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Many gray areas surround fantasy DH
When you hear the term “Designated Hitter,” what goes through your head?
• Do you conjure images of Edgar Martinez, Harold Baines or Paul Molitor?
• Do you smile and say, “Big Papi?”
• Do you run your mouth on a three-minute vitriolic rant about the position and support of National League play?
Forget the philosophical discussions about the rules of the game for a moment. The announcement of a decision in the Ryan Braun case thrusts offense to the forefront of the discussion. As a result, I’m putting the spotlight on the designated hitters. Several teams will have competitions for the role during camp, and some of the usual suspects (such as Vladimir Guerrero) are still seeking employment.
Let’s get things started with one of my favorite players to watch for 2012 in Kansas City.
1. Billy Butler, KC:
2011 Stats: .291, 19 HR, 95 RBI, 74 Runs, 2 SB
Analysis: I love the Kansas City lineup. I may not be the first to say it. Then again, I probably do rank among the first to do so.
Butler is now one of the veteran leaders at the ripe old age of 25. He’s been a consistent contributor to fantasy lineups for the past three years and is just now entering his power prime. Butler has averaged 18.3 home runs, 46.7 doubles and 88.7 RBI in the past three seasons with a composite .303 batting average. The added protection in the Kansas City lineup portends to bigger power numbers from Butler in 2012.
2. Michael Young, TEX:
2011 Stats: .338, 11 HR, 106 RBI, 88 Runs, 6 SB
Analysis: Following a three-year downturn in his hit rate, the former AL batting champ was back on his game in 2011. Young produced the sixth 200-hit season of his career and established new career highs in batting average (.338) and RBI (106). The increased batting average was accompanied by a reduction in his home run rate (he’d hit 22 and 21 home runs in the previous two seasons, respectively), but Young continued to lace balls into the gap (41 doubles).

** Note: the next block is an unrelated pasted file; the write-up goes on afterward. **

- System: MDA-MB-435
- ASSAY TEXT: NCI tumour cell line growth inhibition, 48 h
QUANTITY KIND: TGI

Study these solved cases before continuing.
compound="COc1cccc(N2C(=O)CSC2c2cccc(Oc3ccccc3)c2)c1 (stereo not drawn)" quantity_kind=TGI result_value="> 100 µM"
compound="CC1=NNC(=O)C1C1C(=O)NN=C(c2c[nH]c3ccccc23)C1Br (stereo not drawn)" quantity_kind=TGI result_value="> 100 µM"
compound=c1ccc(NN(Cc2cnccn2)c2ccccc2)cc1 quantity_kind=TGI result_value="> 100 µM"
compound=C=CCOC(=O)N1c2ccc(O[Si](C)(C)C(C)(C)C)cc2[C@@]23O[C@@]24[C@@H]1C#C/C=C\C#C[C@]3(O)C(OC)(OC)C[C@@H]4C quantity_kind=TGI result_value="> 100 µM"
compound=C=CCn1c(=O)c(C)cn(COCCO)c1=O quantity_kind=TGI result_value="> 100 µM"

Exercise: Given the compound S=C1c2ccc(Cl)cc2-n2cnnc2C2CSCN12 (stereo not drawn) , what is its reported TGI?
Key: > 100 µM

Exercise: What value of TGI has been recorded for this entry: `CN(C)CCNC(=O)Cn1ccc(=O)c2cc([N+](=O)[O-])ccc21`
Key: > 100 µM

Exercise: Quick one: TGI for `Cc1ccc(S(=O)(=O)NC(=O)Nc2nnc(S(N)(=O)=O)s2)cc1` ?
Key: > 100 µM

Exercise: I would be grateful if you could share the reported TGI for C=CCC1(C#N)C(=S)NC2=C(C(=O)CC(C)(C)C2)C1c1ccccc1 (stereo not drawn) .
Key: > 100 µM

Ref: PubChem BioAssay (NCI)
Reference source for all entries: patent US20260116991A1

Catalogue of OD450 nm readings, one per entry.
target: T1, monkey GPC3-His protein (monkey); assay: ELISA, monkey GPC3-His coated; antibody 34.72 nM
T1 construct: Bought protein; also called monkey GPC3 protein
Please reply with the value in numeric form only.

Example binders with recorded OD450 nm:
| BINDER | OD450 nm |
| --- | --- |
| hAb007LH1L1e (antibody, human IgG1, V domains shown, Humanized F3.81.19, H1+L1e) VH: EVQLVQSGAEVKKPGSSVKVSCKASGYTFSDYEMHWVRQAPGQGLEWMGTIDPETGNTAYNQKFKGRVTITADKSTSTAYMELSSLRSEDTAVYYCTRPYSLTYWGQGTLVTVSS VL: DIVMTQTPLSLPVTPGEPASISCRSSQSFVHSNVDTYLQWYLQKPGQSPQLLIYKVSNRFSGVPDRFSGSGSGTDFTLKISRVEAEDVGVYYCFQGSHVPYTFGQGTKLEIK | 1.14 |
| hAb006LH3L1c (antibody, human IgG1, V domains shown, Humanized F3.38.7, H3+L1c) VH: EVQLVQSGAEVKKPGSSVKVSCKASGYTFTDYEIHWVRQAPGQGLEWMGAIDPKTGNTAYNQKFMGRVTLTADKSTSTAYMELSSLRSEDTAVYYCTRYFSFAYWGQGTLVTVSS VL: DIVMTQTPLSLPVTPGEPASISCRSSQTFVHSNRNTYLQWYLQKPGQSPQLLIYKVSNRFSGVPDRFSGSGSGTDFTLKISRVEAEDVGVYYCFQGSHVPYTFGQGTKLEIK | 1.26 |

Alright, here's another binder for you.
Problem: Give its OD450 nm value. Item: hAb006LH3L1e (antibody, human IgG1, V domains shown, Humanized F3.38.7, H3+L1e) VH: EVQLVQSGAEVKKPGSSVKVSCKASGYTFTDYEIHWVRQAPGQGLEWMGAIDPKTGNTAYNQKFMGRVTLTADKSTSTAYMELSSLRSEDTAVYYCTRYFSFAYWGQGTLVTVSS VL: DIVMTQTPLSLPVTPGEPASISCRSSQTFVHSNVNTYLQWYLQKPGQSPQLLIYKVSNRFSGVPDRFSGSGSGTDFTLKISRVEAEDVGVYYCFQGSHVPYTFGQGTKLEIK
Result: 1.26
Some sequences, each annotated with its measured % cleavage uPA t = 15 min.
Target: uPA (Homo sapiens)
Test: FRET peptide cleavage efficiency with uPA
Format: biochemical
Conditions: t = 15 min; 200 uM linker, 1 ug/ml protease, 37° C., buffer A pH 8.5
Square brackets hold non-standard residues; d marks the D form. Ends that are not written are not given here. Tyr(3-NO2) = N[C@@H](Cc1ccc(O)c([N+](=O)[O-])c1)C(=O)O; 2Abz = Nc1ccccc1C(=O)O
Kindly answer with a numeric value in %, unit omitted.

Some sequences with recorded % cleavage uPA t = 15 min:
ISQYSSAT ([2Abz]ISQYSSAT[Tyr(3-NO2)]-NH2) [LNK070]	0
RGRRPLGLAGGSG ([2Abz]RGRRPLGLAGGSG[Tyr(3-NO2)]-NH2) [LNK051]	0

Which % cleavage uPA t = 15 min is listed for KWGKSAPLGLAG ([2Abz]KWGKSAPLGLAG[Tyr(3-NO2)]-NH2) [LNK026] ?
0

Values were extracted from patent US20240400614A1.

Young owns a career .304 batting average and has hit .284 or better in every season since 2002. In this lineup, Young remains a strong three-category performer (BA, runs and RBI) with the potential to boost his home run total.
* The versatile performer also appeared at every infield position last season. Young has positional eligibility at first base, second base and third base.
3. David Ortiz, BOS:
2011 Stats: .309, 29 HR, 96 RBI, 84 Runs, 1 SB
Analysis: Ortiz had still been contributing sizable power numbers for fantasy owners during the past several years. However, a decrease in his batting average, the circus surrounding former tag-team partner Manny Ramirez, and some difficult starts kept fantasy owners and pundits from noticing. The arrival of Adrian Gonzalez put Ortiz back on the map.
Ortiz has produced at least 28 home runs and 89 RBI in eight of the past nine seasons. During this period, Ortiz averaged 75.7 extra-base hits. He’ll continue to amass power numbers alongside Gonzalez.
4. Jesus Montero, SEA:
2011 Stats: .328, 4 HR, 12 RBI, 9 Runs
Analysis: Fantasy owners finally got their wish when Montero was finally recalled by the Yankees in September. He batted .328 in his 61 at-bats with 17 strikeouts. That puts him at a robust .455 BABIP.
OK, so that rate isn’t sustainable, and the trade that sent him to Seattle certainly lowers the ceiling on his power potential. He won’t have the same RBI opportunities and Safeco Field is where flyballs go to die. Still, I can’t look away from his history and imposing physical presence (6-foot-4 and 225 pounds at 22 years old).